In relation to another question of mine I would like to know what the name Yisrael really means.

It literally says Ya'akov is now names Yisrael because he has struggled AND has overcome.

I heard it could be read as Yashar-el, but that the root s-h-r also could point to a ruler/prince, while others link it to strive/struggle/wrestling. So does it mean: 'striven with G-d' or 'to overcome with G-d' or 'Ruler with G-d' or 'straight with G-d', 'G-d contended'.

A friend of mine even told me it could actually mean 'he who wrestles with G-d', but in such case I can't quite understand the meaning, because Ya'akov was told he had prevailed, had overcome the situation; he's no longer wrestling in a manner of speech.

  • I've heard that it comes from Sar-El meaning "Prince" of G-d. I have to investigate this more, as I'm not sure what the initial yod would accomplish within this name.
    – DanF
    Oct 29, 2018 at 16:39
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    It's important to note that what a name really means is not necessarily equivalent to how it is parsed as a word. Ya'akov's naming (actually both of them) is a good example of the fact that the explanation of the derivation is meant to stand on its own while the particular sounds and letters of the resulting name may be motivated or explanable by something else.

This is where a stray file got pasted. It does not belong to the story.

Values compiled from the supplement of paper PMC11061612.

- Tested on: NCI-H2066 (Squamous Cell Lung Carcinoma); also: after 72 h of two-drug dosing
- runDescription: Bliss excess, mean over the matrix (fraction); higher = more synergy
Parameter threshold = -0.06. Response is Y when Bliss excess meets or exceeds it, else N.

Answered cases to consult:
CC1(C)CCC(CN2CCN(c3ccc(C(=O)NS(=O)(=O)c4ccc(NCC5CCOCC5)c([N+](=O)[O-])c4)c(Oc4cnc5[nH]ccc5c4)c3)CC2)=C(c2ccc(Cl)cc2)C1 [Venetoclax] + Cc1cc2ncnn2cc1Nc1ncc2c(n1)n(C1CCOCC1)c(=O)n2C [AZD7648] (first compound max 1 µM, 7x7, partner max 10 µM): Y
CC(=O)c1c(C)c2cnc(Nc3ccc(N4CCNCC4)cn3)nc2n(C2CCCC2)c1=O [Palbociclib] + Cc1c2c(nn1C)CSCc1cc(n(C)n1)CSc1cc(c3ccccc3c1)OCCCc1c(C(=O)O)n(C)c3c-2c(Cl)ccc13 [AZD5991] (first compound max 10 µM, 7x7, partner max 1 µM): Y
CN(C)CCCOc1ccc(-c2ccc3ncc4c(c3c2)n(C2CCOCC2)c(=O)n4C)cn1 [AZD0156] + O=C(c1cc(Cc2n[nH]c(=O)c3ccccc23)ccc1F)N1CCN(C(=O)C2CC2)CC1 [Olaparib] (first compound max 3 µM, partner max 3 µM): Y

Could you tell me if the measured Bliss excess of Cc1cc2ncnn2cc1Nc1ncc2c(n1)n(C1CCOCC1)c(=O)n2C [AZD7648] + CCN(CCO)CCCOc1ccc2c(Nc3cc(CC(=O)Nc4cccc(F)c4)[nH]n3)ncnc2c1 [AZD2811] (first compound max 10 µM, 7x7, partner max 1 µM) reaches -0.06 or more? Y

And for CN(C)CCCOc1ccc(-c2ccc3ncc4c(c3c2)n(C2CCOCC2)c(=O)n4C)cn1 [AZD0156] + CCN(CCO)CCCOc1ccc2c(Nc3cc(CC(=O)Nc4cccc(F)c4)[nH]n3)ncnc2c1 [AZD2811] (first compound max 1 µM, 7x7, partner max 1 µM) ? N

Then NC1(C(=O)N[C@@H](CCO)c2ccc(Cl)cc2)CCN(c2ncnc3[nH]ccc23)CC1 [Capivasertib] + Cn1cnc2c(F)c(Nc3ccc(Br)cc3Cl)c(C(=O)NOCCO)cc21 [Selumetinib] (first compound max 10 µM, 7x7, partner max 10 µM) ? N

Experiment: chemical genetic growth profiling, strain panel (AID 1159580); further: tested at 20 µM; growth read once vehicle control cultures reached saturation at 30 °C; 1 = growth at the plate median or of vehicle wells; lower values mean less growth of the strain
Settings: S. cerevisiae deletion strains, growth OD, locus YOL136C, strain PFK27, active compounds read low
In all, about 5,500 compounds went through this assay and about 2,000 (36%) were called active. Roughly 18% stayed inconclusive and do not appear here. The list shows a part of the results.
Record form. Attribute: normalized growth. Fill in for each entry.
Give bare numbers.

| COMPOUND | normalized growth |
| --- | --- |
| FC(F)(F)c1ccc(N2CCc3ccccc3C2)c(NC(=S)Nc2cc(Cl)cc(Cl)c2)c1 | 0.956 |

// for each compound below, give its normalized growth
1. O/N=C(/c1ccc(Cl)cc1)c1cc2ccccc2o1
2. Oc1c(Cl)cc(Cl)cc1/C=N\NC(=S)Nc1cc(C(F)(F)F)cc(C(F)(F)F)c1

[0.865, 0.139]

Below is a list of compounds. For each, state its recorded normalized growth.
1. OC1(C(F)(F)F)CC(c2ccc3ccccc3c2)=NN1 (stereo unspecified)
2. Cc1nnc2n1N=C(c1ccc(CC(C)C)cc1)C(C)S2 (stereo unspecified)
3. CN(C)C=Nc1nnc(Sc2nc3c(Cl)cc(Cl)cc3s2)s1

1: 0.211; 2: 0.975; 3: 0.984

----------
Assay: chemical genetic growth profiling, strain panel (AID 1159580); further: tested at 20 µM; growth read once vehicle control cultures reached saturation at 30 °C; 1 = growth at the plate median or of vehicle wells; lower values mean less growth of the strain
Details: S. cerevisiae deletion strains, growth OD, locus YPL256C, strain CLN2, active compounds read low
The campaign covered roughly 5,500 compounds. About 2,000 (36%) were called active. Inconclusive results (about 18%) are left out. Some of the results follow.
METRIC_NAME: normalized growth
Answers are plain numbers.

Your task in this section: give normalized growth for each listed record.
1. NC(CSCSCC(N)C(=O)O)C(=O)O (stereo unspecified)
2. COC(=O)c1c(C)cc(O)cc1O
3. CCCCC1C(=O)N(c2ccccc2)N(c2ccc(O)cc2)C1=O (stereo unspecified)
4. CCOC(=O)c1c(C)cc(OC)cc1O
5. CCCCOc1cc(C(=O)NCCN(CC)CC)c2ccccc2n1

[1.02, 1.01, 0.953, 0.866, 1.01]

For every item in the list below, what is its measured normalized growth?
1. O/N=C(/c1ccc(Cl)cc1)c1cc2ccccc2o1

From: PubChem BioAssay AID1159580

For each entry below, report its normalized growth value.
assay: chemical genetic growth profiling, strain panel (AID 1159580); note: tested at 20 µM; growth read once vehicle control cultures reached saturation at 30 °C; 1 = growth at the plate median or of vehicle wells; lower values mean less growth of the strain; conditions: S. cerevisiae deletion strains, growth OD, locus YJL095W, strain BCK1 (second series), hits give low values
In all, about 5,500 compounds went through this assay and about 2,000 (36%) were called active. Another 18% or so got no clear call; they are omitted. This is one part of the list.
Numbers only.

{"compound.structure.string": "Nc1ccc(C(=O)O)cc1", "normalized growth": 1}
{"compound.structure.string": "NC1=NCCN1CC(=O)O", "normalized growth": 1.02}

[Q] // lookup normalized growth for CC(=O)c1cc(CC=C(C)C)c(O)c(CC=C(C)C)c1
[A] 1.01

– WAF
    Oct 30, 2018 at 8:44
  • Jacob wrestled with a man and wrestling with G-d, which means Israel, is to be understood metaphorically, I think.
    – Jonathan
    Dec 24, 2019 at 3:54
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    Aside from the meaning. I saw b'sheim the Arizal that the name 'Yisrael', which is the name after which the Jewish nation is called, embodies all the avos and imahos that set the standard for us all - so yud is Yitzchak and Yaakov, sin is Sarah, reish is Rivka and Rochel, alef is Avraham and lamed is Leah.
    – Dov
    Oct 14, 2021 at 19:14

4 Answers 4


Yisroel refers to Yashar-El as in straight with G-d. The Yud is a reference to the the nature of Yisroel - Yisroel is locked in battle with his Yetzer Hara / the forces of Evil in this world. It will only end in the times of Moshiach/The World to Come, when the forces of Good will prevail. In this sense the Yud represents the future - that Yisrael will prevail in the future and be considered Upright with G-d. Notice how the name is in reference to G-d's name as used as a single force in the world - KEl. This is reference to din, or judgment. Din is Divine Justice - meaning in the future, when G-d's true justice is carried out, it will be clear that there will be Only One G-d, who will be righteous in judgment and Yaakov's progeny will be considered G-d's people - hence the phrase - Yashar-El.

The only person in this period that has two names that are both used in Yaakov/Yisrael. Yaakov means the heal. Just like the yud represents the future - so too, in the future, Yaakov will be vindicated, and be shown to be the rightful heir to the berachos and right of the first born. In the future - the heal will be shown to be really the head. Symbolically, the heal is revealed when you take off your shoes. The Neshama is compared to the foot and the shoe compared to the body, hence when we enter into service to G-d (Kohanim take off their shoes), we take off our shoes symbolically revealing our Neshama.

In the future, our heals will be revealed - i.e. it will be shown that Yaakov will be vindicated - that his true nature - i.e. that of the quintessential human being - totally in service of His creature will be revealed and the light of his Neshama will fill the world. It will be clear to everyone who is G-d's chosen people, through the heal - the revealing of our souls.